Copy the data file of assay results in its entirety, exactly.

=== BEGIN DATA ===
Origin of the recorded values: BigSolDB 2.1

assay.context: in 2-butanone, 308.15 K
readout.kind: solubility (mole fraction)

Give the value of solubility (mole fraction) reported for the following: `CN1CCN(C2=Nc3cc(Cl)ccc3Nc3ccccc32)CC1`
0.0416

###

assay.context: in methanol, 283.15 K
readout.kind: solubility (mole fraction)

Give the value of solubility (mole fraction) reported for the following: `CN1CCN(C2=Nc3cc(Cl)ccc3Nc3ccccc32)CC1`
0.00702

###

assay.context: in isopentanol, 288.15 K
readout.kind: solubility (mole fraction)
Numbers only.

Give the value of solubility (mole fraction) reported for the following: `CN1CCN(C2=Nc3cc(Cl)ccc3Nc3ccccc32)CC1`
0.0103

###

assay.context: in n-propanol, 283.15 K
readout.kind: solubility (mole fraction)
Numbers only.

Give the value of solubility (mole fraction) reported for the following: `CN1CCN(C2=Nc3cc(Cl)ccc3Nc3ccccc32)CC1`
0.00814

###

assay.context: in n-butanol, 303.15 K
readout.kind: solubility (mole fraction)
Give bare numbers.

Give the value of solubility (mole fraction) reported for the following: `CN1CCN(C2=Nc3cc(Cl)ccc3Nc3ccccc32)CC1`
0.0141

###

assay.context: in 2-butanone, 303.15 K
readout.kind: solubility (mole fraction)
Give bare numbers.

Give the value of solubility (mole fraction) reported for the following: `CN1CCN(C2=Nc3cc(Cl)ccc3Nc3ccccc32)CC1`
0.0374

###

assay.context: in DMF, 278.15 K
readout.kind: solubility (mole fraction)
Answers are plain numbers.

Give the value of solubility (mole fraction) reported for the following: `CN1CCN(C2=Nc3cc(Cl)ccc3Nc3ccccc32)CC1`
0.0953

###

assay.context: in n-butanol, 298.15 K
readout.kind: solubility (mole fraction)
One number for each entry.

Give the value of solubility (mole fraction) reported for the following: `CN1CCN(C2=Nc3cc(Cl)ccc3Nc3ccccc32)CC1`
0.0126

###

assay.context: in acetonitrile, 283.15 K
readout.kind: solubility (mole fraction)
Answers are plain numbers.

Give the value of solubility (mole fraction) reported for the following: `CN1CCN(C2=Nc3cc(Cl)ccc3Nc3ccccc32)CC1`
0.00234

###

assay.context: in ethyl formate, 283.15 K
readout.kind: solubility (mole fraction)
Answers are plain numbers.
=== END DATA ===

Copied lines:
Origin of the recorded values: BigSolDB 2.1

assay.context: in 2-butanone, 308.15 K
readout.kind: solubility (mole fraction)

Give the value of solubility (mole fraction) reported for the following: `CN1CCN(C2=Nc3cc(Cl)ccc3Nc3ccccc32)CC1`
0.0416

###

assay.context: in methanol, 283.15 K
readout.kind: solubility (mole fraction)

Give the value of solubility (mole fraction) reported for the following: `CN1CCN(C2=Nc3cc(Cl)ccc3Nc3ccccc32)CC1`
0.00702

###

assay.context: in isopentanol, 288.15 K
readout.kind: solubility (mole fraction)
Numbers only.

Give the value of solubility (mole fraction) reported for the following: `CN1CCN(C2=Nc3cc(Cl)ccc3Nc3ccccc32)CC1`
0.0103

###

assay.context: in n-propanol, 283.15 K
readout.kind: solubility (mole fraction)
Numbers only.

Give the value of solubility (mole fraction) reported for the following: `CN1CCN(C2=Nc3cc(Cl)ccc3Nc3ccccc32)CC1`
0.00814

###

assay.context: in n-butanol, 303.15 K
readout.kind: solubility (mole fraction)
Give bare numbers.

Give the value of solubility (mole fraction) reported for the following: `CN1CCN(C2=Nc3cc(Cl)ccc3Nc3ccccc32)CC1`
0.0141

###

assay.context: in 2-butanone, 303.15 K
readout.kind: solubility (mole fraction)
Give bare numbers.

Give the value of solubility (mole fraction) reported for the following: `CN1CCN(C2=Nc3cc(Cl)ccc3Nc3ccccc32)CC1`
0.0374

###

assay.context: in DMF, 278.15 K
readout.kind: solubility (mole fraction)
Answers are plain numbers.

Give the value of solubility (mole fraction) reported for the following: `CN1CCN(C2=Nc3cc(Cl)ccc3Nc3ccccc32)CC1`
0.0953

###

assay.context: in n-butanol, 298.15 K
readout.kind: solubility (mole fraction)
One number for each entry.

Give the value of solubility (mole fraction) reported for the following: `CN1CCN(C2=Nc3cc(Cl)ccc3Nc3ccccc32)CC1`
0.0126

###

assay.context: in acetonitrile, 283.15 K
readout.kind: solubility (mole fraction)
Answers are plain numbers.

Give the value of solubility (mole fraction) reported for the following: `CN1CCN(C2=Nc3cc(Cl)ccc3Nc3ccccc32)CC1`
0.00234

###

assay.context: in ethyl formate, 283.15 K
readout.kind: solubility (mole fraction)
Answers are plain numbers.